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  5. "Some women drink wine."

"Some women drink wine."

Translation:Des femmes boivent du vin.

February 6, 2013



Surely this could also be translated as "Des femmes boire vin" - the English may be read as a statement about what some women may do - it must be context sensitive.


An accepted translation for me was "Des femmes boivent du vin" - I'm not sure what version of the question you had but it may just have been a lack of conjugation and article that caused you to get marked down.


why DU ? and not just LE? I know a noun needs an article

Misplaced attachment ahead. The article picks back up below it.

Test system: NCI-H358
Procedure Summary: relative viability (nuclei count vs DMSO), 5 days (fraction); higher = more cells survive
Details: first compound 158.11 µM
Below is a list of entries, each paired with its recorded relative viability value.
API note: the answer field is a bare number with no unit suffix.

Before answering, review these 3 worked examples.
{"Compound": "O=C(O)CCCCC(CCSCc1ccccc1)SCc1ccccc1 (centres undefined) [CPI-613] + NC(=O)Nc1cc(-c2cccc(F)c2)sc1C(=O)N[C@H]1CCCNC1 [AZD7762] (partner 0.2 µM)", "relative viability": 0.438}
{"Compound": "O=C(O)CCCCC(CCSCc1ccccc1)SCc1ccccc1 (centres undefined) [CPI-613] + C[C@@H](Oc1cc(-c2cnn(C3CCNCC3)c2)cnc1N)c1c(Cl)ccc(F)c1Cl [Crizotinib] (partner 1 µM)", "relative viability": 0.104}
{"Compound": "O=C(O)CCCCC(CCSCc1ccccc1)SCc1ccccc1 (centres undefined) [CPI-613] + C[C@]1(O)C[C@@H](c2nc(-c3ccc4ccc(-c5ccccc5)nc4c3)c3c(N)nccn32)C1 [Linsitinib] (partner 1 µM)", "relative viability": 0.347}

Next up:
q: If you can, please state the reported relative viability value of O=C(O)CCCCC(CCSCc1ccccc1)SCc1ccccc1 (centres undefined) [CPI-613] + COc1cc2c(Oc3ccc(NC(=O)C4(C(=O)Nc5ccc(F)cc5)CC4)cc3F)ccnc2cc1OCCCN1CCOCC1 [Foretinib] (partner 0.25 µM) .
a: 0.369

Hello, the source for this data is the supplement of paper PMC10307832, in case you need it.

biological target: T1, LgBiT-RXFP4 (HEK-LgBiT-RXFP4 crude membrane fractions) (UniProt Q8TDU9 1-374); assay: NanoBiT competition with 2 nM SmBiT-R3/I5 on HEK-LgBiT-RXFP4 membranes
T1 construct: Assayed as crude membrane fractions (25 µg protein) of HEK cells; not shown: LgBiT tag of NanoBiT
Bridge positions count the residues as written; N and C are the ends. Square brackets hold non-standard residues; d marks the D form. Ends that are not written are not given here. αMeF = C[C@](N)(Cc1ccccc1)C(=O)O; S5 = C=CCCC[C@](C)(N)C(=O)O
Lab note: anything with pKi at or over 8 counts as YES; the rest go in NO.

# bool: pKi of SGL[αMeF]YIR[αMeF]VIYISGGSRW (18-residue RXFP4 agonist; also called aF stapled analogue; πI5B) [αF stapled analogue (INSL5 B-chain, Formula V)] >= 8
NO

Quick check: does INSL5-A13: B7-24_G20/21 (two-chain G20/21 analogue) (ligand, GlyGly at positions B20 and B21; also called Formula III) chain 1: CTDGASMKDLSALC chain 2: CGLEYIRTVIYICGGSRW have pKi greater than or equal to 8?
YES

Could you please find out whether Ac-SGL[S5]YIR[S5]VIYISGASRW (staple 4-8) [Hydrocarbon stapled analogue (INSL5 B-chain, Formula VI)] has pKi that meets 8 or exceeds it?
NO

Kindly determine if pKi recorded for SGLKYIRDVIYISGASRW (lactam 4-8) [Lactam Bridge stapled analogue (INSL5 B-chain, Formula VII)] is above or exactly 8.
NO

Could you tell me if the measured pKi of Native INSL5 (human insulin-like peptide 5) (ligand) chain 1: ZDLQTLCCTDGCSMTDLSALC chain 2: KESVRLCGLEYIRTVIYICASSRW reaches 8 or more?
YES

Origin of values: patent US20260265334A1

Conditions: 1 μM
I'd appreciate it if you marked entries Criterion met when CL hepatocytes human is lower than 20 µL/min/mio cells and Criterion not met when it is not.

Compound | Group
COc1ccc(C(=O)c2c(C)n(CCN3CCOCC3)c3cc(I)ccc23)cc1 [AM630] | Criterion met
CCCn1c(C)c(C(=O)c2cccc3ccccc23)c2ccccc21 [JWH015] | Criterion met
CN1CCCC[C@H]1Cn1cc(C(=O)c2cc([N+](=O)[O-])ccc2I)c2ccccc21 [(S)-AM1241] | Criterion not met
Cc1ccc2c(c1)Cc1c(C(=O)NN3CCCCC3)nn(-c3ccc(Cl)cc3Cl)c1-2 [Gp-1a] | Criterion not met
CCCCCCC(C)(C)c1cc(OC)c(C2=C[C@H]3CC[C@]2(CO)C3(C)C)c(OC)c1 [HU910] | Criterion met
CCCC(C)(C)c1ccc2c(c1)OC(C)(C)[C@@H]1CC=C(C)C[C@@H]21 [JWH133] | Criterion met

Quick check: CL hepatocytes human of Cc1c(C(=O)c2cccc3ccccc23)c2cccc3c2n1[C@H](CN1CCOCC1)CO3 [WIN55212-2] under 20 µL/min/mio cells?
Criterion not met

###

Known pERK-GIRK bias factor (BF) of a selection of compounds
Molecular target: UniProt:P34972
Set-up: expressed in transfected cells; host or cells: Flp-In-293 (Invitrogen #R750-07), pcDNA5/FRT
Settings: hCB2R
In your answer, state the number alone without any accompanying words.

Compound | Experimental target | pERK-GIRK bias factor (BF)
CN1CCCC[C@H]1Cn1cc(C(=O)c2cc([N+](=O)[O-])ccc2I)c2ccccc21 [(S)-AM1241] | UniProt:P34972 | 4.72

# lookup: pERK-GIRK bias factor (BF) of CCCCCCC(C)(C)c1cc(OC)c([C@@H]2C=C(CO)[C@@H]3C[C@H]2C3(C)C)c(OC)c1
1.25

"Du" is short for "de le" (and that's why the feminine form of "du" is "de la"). It's often translated as "some" (eg. "du vin" ↝ "some wine"), but literally means "of the".

So in this case, "des femmes boivent le vin" would translate to "women drink the wine", whereas "des femmes boivent du vin" would translate to "women drink some wine", or as we'd say in english, "women drink wine".


What do 'quelque' and 'certaines' mean?


I'm confused. I was taught in high school that a sentence could not start with du/de la/des. I think I might be remembering it incorrectly. Could someone explain, please?


why not 'quelques femmes...'?


My answer was "quelques femmes boivent du vin" and passed.

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